An award-winning floating school designed by Nigerian architect Kunlé Adeyemi for a shantytown in Lagos collapsed this week under heavy rainfall. The structure, a replica of which won the Silver Lion at this year’s Venice Architecture Biennale had been built in 2013 to offer stable teaching facilities to the residents of Makoko, a floating slum on the Lagos waterfront with a population of more than 100,000 residents.

A statement from Adeyemi’s firm, NLÉ, confirmed early reports of the collapse. The firm also noted that the “first prototype structure” was already being considered for “demolition and upgrading” after “three years of intensive use.” The firm went on to clarify that the facility has been out of use since March, and that all its students have since been relocated. There were no casualties in the collapse.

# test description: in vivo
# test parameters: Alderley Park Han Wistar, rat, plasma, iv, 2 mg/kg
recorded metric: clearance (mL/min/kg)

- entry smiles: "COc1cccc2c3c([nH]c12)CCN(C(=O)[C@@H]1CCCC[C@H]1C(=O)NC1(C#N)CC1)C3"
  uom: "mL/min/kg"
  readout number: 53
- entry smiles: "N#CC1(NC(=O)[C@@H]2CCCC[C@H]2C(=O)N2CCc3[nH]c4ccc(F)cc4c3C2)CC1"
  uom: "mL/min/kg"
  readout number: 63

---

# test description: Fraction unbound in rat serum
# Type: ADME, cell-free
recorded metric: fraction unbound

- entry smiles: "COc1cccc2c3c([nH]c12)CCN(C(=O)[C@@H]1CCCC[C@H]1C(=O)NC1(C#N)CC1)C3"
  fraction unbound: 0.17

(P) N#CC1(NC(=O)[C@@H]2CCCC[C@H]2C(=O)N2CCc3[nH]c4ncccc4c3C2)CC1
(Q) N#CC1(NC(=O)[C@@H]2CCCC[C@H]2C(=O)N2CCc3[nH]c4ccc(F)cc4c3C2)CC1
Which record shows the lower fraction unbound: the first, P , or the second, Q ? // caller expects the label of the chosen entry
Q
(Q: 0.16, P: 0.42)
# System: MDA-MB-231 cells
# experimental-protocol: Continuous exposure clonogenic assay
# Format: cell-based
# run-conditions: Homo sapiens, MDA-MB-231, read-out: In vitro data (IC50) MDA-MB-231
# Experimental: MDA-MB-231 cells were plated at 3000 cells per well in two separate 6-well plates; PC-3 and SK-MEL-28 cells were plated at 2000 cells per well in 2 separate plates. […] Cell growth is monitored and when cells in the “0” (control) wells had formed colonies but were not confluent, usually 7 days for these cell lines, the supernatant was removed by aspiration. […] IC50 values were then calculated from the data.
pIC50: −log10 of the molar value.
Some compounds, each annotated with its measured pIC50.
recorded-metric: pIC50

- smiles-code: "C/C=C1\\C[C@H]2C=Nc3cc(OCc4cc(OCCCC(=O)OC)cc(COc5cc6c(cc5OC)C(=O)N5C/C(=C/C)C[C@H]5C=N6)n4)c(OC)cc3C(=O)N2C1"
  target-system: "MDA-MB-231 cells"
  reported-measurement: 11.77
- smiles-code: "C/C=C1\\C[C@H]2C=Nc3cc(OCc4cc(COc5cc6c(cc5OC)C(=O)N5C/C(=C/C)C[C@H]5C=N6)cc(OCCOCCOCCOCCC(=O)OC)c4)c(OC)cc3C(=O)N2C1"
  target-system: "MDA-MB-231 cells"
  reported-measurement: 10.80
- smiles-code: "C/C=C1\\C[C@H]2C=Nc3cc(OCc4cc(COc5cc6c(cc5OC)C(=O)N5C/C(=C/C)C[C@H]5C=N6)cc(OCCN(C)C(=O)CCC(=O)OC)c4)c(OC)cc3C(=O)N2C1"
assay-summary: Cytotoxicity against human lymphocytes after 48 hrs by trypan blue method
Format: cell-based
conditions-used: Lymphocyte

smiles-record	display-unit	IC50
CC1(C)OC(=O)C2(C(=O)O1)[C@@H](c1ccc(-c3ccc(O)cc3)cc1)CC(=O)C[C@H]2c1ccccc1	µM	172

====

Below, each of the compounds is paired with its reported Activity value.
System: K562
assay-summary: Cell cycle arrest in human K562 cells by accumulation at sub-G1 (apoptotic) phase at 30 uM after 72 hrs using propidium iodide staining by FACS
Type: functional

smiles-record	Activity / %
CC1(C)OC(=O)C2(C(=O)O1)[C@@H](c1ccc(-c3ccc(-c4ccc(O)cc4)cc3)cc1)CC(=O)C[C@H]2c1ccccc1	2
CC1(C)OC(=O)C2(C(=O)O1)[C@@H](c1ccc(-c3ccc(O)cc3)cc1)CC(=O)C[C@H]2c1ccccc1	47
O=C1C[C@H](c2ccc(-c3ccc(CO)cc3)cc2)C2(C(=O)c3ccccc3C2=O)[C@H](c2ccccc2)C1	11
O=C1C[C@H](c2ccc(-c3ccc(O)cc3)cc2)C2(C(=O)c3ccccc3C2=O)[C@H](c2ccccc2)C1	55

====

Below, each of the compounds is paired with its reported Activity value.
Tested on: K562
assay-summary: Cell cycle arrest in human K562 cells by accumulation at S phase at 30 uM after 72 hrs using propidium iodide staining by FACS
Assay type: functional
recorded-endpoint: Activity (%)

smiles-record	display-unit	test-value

“The prototype had served its purpose in time,” said Adeyemi in the release, “and we look forward to the reconstruction of the improved version.”

As RECORD reported in 2013, the three-story timber school floated on 256 plastic barrels and was powered by rooftop solar panels. NLÉ announced the project in the aftermath of the Nigerian state government’s failed attempt to evict the entire community of Makoko.

The school was slated to be only the first phase of an NLÉ campaign to build a entire floating community on the waterfront. The firm told RECORD at the time that the state government had given the project its approval, but in 2013 the Lagos commissioner for waterfront and infrastructure development called the initial structure “illegal since inception.”